Sunday Interwebs Round-Up

Some interesting points here:"For some reason, the idea persists that popular equals good. Popular equals popular. Few would argue that McDonald's makes the best hamburgers, or that the 1963-64 season of 'The Beverly Hillbillies' is the greatest TV season of all time. They're satisfactory; they're entertaining; maybe they're good, maybe they're not. … Finally, popular is often conflated with "right." I'm often reminded of a letter to Rolling Stone after that magazine criticized one of Journey's early-'80s albums. "Five million Journey fans can't be wrong," the letter-writer wrote. I wonder if she's still listening — and whether she's agreed with every winning politician of the last 25 years." I don't think he goes far enough in discussing the objective good and bad in film (and they exist, kids; it's not all relative), but still, the column's not too bad.


This is pretty good: "Western literature has fooled us into thinking that we come of age at puberty, through stories about falling in love with the local teenage badass or stealing cigarettes from somebody's big brother. The real threshold into adulthood is crossed when we realize that we'll never be rock stars, never be secret agents, never be better than everyone else. Coming of age happens when we accept boredom, disappointment and compromise. It would be hard to make it any clearer that the character in your film has found this acceptance than to have him shoot his immature self with a nine millimeter Glock. … These curmudgeonly critics claim that the protagonist in this film is always spouting whiney, self-indulgent philosophizing-and in fact they're right, because he does exactly that right up until those final few moments. He deals with the freaked out, pissed off disillusionment of the real-life generation he reflects, so that the audience and character can make the journey together. It's a tough pill to swallow when you realize that there's no prescribed ideology or plan that will make you into who you were meant to be. Maybe all those critics are just too old to remember that."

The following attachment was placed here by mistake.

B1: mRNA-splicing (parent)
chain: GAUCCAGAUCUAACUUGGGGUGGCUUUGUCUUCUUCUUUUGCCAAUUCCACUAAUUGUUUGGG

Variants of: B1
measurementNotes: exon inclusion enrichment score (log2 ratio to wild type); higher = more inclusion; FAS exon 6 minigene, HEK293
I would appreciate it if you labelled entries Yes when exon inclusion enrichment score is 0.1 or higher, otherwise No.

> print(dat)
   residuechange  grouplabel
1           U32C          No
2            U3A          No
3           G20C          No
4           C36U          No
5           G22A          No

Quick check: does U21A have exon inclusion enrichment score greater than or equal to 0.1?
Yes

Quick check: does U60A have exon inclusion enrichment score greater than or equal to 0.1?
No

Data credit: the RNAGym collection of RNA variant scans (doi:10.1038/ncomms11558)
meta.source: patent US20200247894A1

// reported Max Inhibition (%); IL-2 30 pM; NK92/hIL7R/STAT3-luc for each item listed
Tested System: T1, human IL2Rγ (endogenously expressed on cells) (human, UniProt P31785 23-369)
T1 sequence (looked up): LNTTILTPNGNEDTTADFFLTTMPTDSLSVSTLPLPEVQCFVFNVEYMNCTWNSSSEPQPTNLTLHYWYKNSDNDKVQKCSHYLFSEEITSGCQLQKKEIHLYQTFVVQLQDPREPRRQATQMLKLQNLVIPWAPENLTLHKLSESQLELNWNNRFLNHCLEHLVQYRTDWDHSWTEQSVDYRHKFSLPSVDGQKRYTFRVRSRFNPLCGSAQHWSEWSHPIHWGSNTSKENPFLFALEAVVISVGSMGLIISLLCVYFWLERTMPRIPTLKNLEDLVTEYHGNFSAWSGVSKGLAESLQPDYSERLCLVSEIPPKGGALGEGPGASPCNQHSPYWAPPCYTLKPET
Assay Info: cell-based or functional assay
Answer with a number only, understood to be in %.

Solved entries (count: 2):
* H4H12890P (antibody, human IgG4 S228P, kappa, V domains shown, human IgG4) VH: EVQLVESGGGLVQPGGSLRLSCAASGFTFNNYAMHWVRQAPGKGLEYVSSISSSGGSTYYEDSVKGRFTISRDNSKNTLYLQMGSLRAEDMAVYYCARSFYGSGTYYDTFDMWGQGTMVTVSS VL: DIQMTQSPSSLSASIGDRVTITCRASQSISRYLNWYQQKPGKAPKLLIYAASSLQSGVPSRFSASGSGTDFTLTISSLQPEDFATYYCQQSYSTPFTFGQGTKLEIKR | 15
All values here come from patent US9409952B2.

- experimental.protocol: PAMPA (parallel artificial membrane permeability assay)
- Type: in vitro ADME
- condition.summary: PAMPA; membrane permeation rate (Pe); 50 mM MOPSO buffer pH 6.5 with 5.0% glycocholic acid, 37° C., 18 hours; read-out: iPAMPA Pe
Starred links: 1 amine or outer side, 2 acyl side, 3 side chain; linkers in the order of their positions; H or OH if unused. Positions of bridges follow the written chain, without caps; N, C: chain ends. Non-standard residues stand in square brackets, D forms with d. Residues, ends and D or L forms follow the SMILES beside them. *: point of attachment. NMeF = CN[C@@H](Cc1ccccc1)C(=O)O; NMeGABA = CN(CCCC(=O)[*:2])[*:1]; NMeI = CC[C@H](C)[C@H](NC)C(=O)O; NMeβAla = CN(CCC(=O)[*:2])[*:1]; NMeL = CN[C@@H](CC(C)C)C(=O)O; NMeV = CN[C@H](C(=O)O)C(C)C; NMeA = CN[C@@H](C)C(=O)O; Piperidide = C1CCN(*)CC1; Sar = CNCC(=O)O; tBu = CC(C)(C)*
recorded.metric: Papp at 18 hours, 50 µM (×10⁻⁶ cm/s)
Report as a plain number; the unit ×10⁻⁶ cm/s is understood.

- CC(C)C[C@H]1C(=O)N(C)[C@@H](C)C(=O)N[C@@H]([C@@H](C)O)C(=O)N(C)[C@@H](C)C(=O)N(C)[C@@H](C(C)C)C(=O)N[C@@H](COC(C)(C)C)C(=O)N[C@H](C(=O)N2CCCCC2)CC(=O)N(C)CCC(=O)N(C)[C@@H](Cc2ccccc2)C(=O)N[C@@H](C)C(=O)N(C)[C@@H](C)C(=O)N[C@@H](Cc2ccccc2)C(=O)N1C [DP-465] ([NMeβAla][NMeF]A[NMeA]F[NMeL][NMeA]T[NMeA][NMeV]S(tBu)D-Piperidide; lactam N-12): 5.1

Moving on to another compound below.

"It gets crazy on the road, and awful lonely. That's why I love pornography." Yep: Man, remember back in fall 2004 when we really thought things were about to change for the better? Sometimes when I think back to that brief moment of optimism I could just cry till I puked blood.